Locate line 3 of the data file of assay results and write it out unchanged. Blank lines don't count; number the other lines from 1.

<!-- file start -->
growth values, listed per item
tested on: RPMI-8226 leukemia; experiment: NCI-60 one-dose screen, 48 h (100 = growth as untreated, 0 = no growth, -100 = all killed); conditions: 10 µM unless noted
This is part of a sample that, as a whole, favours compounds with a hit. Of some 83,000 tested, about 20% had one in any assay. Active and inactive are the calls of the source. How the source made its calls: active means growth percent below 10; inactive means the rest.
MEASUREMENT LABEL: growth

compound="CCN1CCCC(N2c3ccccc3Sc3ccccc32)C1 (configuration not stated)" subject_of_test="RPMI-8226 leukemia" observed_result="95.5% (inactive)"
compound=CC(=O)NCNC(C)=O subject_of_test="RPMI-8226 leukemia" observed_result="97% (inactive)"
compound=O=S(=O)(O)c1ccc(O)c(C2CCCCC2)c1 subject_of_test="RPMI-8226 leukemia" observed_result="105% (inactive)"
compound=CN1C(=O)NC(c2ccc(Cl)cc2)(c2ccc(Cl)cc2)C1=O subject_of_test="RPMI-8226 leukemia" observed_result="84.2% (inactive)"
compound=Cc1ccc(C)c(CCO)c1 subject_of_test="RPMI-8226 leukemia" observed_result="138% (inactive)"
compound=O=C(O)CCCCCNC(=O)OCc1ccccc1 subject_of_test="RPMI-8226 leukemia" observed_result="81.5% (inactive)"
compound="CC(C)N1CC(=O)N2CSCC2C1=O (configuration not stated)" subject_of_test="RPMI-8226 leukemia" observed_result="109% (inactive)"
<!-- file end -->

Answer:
This is part of a sample that, as a whole, favours compounds with a hit. Of some 83,000 tested, about 20% had one in any assay. Active and inactive are the calls of the source. How the source made its calls: active means growth percent below 10; inactive means the rest.